Marxman was a four-piece hip-hop group formed in London in 1989. Together with groups like Massive Attack and Portishead, Marxman helped craft the "Bristol sound," a studied blend of hip-hop, Northern soul, and electronic music that formed the basis for what would become the trip-hop subgenre. The group's uncompromising political beliefs, augmented by their diverse racial makeup, were the source of much controversy during their brief reign in the British singles charts, leading their debut single, "Sad Affair," to be blacklisted from BBC radio for expressing what was perceived to be tacit support for the Irish Republican Army. Though their beliefs were more a product of their militant socialist ideals than conventional flag-waving patriotism, Marxman was one of the first hip-hop groups to incorporate traditional Irish folk in their music, counting Davy Spillane and Sinéad O'Connor among the musicians to contribute live performances to their debut record, 33 Revolutions per Minute.
Marxman's history began in Dublin, Ireland, with MC Hollis Byrne and electronic musician Oisín Lunny. The pair had met through their fathers, singer Michael Byrne and Donal Lunny, who had performed together in the '70s with Irish rock pioneers the Emmet Spiceland. Lunny was the founder of the Mood Club, one of Dublin's most popular weekly club nights during the late '80s, and Byrne was one of the earliest progenitors of graffiti art in Dublin. Meeting up in London in 1989, Lunny became the third member of a group fronted by Byrne, now performing under the name MC Hollis, and talented Bristol rapper MC Phrase (aka Stephen Brown). Lunny took a background role as programmer and instrumentalist, while mixer and scratcher DJ Kay One completed the lineup shortly afterward. Marxman's debut single, "Sad Affair," was issued by Gilles Peterson's Talkin' Loud Records, then a satellite of Polygram, in the U.K. and Ireland in 1992; a rewrite of John Gibb's modern folk ballad "Irish Ways and Irish Laws," it was quickly blacklisted by chart radio for its utterance of the phrase "tiocfaidh ár lá," the rallying cry of the IRA in Northern Ireland. By this point, however, the group's popularity had been established, and later in 1992 they capitalized with the release of a second single, the anti-slavery lament "Ship Ahoy," which was bolstered by Sinéad O'Connor's sung chorus and the tin whistle of Afro Celts mainstay and then member of the Pogues James McNally.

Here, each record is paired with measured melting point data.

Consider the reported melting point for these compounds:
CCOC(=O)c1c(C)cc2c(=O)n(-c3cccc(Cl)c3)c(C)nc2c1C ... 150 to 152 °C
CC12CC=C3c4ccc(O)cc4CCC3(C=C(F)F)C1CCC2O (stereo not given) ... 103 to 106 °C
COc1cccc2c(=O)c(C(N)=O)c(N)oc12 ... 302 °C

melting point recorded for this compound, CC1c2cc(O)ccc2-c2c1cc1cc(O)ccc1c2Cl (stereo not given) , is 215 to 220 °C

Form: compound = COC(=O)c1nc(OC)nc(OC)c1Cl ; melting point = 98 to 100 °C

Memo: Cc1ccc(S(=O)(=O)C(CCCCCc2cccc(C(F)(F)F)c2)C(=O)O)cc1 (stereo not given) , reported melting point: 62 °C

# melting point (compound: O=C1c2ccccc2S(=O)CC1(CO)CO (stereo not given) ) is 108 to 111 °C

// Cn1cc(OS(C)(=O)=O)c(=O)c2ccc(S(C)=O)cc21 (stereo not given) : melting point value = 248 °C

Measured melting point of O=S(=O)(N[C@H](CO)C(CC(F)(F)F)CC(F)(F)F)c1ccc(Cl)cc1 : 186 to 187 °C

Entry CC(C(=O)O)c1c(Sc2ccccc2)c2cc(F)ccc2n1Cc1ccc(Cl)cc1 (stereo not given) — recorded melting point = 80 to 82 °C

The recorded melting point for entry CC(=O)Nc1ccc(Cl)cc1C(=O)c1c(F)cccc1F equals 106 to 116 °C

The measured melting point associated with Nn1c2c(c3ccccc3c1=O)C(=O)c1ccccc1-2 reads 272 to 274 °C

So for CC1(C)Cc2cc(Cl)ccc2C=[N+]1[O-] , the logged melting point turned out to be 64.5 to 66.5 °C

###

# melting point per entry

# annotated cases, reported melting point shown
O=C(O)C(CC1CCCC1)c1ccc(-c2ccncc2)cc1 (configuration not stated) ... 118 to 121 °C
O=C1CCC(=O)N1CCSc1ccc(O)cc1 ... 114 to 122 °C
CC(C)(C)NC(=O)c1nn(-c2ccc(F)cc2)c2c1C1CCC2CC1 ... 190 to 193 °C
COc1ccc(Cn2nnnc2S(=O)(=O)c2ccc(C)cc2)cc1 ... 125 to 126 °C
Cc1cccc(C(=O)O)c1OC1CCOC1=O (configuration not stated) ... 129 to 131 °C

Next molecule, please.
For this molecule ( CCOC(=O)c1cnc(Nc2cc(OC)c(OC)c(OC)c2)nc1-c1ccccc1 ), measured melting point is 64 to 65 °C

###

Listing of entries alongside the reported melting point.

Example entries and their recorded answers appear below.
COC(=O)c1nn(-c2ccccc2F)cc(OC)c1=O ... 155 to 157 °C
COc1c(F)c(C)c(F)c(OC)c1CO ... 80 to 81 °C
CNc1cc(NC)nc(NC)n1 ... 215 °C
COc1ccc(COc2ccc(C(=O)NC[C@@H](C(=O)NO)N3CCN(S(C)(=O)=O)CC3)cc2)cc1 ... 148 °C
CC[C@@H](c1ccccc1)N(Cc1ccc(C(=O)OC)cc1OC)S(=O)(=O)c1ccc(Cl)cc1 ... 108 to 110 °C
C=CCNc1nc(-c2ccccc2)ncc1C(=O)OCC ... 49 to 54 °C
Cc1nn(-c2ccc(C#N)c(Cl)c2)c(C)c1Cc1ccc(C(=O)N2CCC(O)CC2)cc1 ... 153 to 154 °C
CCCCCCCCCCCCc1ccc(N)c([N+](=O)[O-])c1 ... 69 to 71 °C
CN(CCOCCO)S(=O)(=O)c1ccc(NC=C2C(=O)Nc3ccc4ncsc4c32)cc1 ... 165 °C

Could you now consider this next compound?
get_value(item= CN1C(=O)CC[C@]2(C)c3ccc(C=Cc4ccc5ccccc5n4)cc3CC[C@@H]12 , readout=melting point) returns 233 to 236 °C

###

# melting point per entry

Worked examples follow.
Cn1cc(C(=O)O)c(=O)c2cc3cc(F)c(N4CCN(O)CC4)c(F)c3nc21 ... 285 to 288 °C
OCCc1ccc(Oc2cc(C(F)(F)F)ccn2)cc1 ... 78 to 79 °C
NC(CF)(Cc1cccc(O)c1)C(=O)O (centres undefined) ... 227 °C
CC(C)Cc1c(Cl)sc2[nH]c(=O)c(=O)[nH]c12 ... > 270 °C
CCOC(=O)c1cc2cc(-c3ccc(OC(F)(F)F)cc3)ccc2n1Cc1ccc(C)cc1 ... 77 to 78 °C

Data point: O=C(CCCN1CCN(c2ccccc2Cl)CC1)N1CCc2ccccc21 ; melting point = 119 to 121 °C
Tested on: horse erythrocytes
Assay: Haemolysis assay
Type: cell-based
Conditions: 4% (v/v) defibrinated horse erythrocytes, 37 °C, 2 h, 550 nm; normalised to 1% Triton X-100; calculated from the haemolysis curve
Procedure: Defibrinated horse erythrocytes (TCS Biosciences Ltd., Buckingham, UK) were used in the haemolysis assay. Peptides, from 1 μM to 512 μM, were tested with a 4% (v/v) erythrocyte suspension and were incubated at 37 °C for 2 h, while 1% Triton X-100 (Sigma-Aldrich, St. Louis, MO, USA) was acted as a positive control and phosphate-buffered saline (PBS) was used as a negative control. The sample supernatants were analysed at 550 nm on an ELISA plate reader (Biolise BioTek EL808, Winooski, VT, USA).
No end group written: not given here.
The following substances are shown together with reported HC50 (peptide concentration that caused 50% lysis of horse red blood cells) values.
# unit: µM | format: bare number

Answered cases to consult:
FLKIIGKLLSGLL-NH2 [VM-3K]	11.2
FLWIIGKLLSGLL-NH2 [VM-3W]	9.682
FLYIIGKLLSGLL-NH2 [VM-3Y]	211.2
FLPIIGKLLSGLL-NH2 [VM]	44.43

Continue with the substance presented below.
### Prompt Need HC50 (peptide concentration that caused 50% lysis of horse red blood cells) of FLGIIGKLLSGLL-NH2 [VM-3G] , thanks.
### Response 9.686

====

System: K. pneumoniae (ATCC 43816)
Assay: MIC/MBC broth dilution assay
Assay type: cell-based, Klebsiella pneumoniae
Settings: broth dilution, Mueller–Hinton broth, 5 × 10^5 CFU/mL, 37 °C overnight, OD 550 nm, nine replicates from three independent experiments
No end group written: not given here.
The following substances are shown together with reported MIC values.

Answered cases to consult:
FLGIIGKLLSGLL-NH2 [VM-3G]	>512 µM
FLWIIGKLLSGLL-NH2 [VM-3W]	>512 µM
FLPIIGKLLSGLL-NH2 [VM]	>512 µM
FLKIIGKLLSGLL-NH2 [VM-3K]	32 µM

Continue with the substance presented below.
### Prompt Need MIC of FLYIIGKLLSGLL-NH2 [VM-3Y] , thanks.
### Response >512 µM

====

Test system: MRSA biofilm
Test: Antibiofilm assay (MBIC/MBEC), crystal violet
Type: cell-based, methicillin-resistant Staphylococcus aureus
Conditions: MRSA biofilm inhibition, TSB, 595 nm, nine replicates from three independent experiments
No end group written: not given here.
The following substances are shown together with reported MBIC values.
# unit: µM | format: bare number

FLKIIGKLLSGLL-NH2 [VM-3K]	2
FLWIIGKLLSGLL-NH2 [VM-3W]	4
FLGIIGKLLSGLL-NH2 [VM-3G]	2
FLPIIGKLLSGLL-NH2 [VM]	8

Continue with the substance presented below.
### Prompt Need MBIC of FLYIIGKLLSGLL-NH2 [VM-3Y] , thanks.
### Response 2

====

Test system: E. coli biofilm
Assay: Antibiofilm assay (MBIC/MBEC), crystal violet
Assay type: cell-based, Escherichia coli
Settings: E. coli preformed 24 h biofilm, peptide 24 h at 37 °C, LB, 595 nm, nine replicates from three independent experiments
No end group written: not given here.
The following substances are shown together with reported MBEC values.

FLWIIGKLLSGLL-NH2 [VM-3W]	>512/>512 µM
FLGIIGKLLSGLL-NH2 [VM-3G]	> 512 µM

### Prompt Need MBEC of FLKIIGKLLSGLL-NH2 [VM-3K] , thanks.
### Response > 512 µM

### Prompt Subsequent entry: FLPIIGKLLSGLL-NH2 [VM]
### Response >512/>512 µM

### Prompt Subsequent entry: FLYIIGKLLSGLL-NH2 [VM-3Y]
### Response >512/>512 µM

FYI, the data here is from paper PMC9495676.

In 1993, 33 Revolutions per Minute was released, along with a third single; "All About Eve" sampled Stevie Wonder's "My Cherie Amour" and tackled the issue of domestic abuse through a third party's eyes, while a video clip for the single was directed by Spike Jonze, immediately following his involvement in the Beastie Boys' "Time for Lovin" video. 33 Revolutions per Minute was issued in the U.S. in 1994, but failed to make a significant impact, and the group's momentum on the other side of the Atlantic halted simultaneously. Following the release of The Cynic EP, Marxman parted ways with Talkin' Loud; in 1995, they released Time Capsule, an angrier but more musically conservative effort, on the More Rockers label, before disbanding the following year. Oisín Lunny went on to have success as an electronic artist, releasing a successful single, "The Mood Club," in 1999 on Independiente Records, and following it up with a full-length album, When It Hits You Feel No Pain, in 2001. ~ Dave Donnelly